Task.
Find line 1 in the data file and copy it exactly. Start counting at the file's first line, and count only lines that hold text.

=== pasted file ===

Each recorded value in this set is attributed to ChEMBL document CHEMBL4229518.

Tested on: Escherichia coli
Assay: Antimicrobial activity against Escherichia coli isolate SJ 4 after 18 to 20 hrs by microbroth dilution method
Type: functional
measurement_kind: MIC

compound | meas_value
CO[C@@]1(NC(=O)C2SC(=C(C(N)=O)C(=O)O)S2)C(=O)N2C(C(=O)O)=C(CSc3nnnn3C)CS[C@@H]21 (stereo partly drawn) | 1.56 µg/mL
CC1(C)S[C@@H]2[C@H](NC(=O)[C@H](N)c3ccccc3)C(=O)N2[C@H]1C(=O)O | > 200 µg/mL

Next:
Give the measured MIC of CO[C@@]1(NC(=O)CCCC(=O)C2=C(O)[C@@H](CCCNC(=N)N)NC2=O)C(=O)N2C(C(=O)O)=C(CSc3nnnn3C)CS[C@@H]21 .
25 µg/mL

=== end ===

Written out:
Each recorded value in this set is attributed to ChEMBL document CHEMBL4229518.